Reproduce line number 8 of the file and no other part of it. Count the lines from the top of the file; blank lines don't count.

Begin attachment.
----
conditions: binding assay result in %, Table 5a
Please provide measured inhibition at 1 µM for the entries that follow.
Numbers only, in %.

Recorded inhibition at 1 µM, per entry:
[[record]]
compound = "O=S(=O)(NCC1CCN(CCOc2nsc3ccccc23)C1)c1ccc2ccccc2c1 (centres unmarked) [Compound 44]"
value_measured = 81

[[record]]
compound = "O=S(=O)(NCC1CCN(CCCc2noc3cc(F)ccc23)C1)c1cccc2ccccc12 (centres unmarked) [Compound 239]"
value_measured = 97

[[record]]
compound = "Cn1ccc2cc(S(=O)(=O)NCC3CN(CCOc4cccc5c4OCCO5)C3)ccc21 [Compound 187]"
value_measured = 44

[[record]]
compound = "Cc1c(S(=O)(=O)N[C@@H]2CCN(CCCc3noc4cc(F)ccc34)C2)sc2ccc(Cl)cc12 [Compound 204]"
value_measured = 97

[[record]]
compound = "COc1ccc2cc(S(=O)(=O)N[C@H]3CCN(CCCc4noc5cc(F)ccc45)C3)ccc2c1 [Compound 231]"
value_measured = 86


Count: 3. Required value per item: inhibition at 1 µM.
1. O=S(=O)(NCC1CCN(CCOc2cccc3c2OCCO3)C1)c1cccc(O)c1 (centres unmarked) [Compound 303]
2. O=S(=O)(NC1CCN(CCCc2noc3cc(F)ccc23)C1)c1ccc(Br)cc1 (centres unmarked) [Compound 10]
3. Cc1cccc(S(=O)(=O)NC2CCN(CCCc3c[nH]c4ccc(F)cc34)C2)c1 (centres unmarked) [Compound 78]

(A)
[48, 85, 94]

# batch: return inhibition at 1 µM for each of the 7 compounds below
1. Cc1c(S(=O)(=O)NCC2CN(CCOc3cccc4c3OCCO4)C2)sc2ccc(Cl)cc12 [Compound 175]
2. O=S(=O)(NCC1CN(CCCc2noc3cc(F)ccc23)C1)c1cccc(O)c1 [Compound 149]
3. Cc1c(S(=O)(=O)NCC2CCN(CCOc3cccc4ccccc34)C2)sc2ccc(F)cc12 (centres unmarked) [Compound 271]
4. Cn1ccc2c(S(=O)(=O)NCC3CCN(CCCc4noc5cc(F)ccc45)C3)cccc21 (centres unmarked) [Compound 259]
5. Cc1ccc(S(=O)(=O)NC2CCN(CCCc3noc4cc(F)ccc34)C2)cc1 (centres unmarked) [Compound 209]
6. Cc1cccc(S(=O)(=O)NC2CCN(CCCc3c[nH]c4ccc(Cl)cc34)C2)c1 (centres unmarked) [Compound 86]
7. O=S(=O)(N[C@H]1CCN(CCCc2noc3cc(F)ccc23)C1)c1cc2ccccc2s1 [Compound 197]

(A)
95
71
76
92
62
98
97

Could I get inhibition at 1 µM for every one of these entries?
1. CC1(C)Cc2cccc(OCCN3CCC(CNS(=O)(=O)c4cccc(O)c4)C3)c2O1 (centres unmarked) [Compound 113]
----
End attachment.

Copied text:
[[record]]